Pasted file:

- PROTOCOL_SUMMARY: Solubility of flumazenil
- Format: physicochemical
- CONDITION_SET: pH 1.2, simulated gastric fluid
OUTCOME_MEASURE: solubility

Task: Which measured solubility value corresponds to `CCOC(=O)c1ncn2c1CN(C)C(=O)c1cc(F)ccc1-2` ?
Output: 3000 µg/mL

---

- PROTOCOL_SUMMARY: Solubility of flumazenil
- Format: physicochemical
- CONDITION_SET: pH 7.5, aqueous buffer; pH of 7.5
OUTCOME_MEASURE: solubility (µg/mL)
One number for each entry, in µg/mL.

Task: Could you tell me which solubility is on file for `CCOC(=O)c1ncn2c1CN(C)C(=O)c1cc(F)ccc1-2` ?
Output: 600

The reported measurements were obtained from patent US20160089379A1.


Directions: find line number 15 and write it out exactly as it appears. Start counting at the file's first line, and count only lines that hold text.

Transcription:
The reported measurements were obtained from patent US20160089379A1.